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Avoid Financial Exposure During A Crisis By Planning For Emergencies

Avoid Financial Exposure During A Crisis By Planning For Emergencies

Unexpected macroeconomic events can have a serious impact on people’s financial security, as we’ve seen most recently with the global COVID-19 pandemic and the economic chaos that has ensued. Unfortunately, one thing that the COVID-19 crisis has highlighted in South Africa, is just how many people were living from month to month, or even day to day, without any financial security blanket to protect them during times of emergency.

This is according to Ray Mhere, Head of Investment Distribution at Momentum Distribution Services, who says South Africa is stuck in a cycle of bad savings behaviour. “This poor savings culture is nothing new in South Africa, but the recent economic upheaval and subsequent job losses has brought to the fore, just how unsustainable and dangerous it is.”

To help South Africans gain better protection from future crises, Mhere suggests the following four tips:

1.       Set up an emergency fund

“An emergency fund can help you to avoid incurring debt when you are exposed to unexpected medical and other expenses,” says Mhere. “The general rule of thumb to survive possible financial setbacks is a buffer fund of three to six months’ income in a liquid savings account at all times. If you are a single income family, it would be better to buffer yourselves with at least a year’s income.”

2.       Save with a plan

In today’s tough economic climate, putting money aside can be a real challenge. However, Mhere says that the key to achieving long-term financial goals is disciplined planning over the short-term. “Start with a short-term goal of depositing as little as R250 a month into a savings account, where it can accumulate until you are ready to invest in something more long-term such as unit trusts.

“Saving requires discipline, and if you automate the process, you avoid the temptation to spend it on something else. The easiest way is to set up a debit order that transfers the money from your salary as soon as it lands in your bank account.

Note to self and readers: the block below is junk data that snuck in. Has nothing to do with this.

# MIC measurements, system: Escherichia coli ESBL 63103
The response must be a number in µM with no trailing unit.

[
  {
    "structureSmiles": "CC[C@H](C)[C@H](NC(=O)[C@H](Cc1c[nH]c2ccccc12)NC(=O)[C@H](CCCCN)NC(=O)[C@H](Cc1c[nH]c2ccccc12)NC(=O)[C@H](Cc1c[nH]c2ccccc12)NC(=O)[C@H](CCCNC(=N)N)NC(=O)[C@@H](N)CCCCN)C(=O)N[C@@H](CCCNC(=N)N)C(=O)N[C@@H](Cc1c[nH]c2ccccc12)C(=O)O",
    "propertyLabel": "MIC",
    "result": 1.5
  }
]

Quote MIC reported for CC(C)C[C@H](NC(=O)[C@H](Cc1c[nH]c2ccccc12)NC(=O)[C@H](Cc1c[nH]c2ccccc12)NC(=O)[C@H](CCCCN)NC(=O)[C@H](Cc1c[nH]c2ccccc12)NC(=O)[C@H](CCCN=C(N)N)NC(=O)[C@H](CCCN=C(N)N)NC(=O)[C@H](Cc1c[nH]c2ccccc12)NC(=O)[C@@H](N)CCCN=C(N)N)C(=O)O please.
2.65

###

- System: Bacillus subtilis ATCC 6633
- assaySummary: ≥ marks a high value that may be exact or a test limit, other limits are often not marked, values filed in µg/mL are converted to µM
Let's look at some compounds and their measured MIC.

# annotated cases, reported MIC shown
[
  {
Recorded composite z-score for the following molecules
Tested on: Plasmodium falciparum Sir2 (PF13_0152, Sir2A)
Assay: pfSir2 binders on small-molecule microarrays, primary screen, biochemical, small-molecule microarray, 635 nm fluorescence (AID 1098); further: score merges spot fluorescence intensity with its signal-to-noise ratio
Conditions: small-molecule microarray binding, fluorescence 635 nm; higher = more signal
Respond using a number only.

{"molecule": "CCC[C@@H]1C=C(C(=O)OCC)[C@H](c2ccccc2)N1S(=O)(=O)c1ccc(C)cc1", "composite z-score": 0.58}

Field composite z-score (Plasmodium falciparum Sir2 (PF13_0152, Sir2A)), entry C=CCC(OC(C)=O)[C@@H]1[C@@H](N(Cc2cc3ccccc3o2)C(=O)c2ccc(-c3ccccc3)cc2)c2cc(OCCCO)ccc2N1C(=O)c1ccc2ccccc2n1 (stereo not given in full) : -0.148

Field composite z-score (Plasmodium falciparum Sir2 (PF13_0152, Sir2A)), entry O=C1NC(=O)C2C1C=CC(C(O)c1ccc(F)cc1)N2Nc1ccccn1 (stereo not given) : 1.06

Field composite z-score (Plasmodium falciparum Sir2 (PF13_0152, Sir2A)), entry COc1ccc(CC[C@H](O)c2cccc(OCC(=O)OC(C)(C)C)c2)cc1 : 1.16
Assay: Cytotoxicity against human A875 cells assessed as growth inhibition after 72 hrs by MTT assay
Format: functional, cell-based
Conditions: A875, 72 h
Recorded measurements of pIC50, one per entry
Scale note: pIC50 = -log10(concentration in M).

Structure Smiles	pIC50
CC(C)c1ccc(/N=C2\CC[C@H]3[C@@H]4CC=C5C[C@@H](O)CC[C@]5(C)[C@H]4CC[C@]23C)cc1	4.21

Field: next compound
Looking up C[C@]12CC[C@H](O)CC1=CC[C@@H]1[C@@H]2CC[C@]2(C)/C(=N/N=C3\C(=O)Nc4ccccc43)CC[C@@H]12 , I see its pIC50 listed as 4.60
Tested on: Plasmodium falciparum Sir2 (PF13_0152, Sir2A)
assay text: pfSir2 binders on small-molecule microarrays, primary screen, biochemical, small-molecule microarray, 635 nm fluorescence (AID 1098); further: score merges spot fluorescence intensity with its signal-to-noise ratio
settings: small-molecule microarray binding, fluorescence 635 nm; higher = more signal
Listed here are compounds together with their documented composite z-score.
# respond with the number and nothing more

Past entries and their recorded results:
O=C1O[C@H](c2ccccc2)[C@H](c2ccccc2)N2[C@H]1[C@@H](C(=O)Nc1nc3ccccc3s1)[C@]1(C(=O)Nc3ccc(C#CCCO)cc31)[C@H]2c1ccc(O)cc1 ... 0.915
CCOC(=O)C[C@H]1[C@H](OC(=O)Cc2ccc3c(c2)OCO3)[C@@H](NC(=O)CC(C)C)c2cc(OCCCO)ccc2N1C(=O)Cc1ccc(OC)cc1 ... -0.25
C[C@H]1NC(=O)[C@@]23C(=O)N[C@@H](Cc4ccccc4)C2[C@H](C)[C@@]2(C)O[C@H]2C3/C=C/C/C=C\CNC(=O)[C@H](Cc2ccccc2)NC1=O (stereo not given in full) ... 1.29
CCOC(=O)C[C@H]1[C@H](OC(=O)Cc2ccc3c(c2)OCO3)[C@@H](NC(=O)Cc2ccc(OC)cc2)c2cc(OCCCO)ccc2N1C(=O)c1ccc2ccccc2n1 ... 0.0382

“But don’t despair if you didn’t do this,” Mhere adds, noting that it’s never too late to start. “The best time to start investing was yesterday, the next best time to start is today. Discipline is essential if you want to stick to your plan.”

3.       Get adequate cover

Mhere highlights the importance of being sufficiently covered by making provision for medical aid, having short-term insurance for properties, vehicle and other important belongings, and life insurance such as income protection, disability cover, critical illness cover and life cover. “Only once these are in place, can you assuredly survive most unforeseen crises.

“Adequate life insurance, for example, will ensure that if something happens to you, your family can settle any debts and maintain their lifestyle; while disability cover, income protection and critical illness cover help in managing expenses related to unforeseen events, especially for events for which an emergency fund would be inadequate.”

4.       Build up a cash cushion if you are a contractor or freelancer

Finally, Mhere touches on the financial vulnerability of contractors and freelance workers during crises. “If you are doing work that does not provide additional unemployment benefits aside from UIF, it is essential to save for a separate emergency fund that can see you through times of business interruption. The funds that you build up during your busy months can then see you through slower times.”